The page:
Most employers have some sort of process for monitoring employee email or phone communications and a corresponding electronic resources policy to make sure that the employees know it. These policies are usually designed to protect employers from privacy claims by making sure that employees do not have a reasonable expectation of privacy in their workplace communications.

If properly worded, such policies also might provide employers with protection from substantial civil liability under the Federal Wiretap Act. Historically, the Federal Wiretap Act has not been a concern for employers reviewing emails or messages stored on the employer’s equipment servers , because the act does not apply to stored communications. Technology, however, changes, and many information technology departments are now capturing employee communications with methods that do fall within the Federal Wiretap Act, such as real-time interception of calls or auto-forwarding of emails. These advances open the employer to potential liability unless the employee has consented to the interception.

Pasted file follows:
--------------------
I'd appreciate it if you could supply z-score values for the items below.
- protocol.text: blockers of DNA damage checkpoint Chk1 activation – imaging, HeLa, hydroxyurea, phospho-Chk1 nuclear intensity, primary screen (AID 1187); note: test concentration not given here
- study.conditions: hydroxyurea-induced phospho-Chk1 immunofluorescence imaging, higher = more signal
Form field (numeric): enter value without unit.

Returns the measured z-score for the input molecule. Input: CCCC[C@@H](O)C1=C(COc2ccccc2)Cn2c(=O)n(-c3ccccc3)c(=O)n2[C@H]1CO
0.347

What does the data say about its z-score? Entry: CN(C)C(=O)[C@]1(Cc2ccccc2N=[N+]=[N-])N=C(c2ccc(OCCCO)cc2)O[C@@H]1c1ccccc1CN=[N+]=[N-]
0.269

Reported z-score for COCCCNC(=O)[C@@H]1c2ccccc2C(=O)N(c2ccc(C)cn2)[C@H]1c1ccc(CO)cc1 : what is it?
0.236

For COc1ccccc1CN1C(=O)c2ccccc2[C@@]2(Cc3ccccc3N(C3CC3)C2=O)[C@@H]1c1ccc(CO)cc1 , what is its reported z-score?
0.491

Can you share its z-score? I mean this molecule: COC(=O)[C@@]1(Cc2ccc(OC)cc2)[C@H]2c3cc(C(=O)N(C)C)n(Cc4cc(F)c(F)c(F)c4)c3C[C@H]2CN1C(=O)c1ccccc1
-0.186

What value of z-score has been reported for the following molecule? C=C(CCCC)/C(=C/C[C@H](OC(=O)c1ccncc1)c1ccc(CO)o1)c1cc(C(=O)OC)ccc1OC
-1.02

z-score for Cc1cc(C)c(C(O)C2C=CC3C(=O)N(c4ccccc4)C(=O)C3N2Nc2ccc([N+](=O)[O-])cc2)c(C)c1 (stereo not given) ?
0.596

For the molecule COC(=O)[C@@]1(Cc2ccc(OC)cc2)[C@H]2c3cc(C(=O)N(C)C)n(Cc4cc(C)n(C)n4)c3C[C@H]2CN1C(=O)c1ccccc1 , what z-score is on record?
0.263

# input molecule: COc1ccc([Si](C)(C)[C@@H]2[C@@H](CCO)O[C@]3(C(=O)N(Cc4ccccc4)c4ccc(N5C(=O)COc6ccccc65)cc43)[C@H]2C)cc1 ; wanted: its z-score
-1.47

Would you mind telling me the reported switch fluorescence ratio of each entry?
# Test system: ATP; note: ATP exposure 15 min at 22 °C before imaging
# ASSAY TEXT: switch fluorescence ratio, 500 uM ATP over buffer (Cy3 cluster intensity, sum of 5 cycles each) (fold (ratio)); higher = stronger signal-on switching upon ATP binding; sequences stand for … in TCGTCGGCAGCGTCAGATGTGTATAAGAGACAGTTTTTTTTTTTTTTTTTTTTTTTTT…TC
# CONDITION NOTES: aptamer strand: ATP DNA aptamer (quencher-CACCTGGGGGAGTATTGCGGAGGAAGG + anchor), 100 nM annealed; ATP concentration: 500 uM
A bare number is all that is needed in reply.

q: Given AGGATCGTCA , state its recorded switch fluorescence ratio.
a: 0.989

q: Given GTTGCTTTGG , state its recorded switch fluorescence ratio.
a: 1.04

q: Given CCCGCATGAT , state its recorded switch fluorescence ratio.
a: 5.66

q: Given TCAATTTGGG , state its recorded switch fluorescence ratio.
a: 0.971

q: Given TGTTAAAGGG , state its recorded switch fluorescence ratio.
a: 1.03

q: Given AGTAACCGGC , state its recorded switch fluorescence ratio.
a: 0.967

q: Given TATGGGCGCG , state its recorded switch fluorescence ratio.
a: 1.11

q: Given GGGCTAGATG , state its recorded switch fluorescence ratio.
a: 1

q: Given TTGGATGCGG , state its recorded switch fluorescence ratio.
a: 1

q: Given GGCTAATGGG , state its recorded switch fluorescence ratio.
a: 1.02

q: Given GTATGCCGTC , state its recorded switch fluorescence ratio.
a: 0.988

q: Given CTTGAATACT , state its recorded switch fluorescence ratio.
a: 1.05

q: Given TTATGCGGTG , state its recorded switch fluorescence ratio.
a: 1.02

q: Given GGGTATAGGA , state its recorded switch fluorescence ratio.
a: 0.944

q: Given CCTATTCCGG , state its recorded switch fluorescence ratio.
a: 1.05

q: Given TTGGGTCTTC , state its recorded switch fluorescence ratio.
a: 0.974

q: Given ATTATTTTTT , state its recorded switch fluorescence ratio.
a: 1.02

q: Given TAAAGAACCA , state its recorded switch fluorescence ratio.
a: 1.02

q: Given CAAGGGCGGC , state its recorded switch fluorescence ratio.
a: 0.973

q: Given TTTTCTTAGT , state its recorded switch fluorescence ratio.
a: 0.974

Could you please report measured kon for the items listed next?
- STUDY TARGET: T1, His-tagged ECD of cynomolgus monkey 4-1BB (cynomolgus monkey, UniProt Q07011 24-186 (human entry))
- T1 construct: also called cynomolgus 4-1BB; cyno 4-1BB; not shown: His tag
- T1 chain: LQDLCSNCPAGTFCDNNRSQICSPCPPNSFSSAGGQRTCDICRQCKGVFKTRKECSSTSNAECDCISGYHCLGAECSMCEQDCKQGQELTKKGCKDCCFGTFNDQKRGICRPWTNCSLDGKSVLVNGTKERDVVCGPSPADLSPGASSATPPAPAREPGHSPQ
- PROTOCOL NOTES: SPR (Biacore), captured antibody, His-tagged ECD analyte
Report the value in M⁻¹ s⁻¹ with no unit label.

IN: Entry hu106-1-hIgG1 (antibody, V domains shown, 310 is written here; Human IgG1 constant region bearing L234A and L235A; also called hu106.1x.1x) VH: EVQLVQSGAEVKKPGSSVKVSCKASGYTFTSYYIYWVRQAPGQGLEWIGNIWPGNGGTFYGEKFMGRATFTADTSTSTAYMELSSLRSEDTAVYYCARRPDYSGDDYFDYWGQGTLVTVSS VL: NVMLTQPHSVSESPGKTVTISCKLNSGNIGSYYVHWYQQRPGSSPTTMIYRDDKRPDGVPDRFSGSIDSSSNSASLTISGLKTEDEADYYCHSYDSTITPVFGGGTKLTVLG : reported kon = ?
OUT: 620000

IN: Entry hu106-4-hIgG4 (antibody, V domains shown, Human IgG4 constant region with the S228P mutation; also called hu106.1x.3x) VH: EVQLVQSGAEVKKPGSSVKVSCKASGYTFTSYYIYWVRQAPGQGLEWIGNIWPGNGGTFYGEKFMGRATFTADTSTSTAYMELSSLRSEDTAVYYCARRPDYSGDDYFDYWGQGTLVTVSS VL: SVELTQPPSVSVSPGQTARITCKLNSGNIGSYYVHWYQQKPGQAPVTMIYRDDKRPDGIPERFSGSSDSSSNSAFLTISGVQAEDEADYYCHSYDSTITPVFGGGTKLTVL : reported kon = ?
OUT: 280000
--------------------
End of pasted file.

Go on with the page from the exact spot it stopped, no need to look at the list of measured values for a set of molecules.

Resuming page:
Unfortunately, not all electronic resource policies provide that consent. For example, a policy reserving the right to monitor “phone or email messages stored on its voicemail or email systems” was held not to create consent to listen to telephone conversations as they occurred. Similarly, a policy presented once at the beginning of employment may not suffice to establish consent to email interception five years later.

Employers should update their electronic resources policy regularly to cover changes in the technology used to capture employee communications. Before you begin real-time monitoring, auto-forwarding, or other monitoring methods that go beyond the data already stored on your equipment, make sure that your electronic resource policy covers your method of interception and that your employees have acknowledged what you will be doing to monitor their communications. Accurately informing your employees of the type of monitoring used and getting annual acknowledgments will help protect you from unexpected claims of unlawful interceptions under the Federal Wiretap Act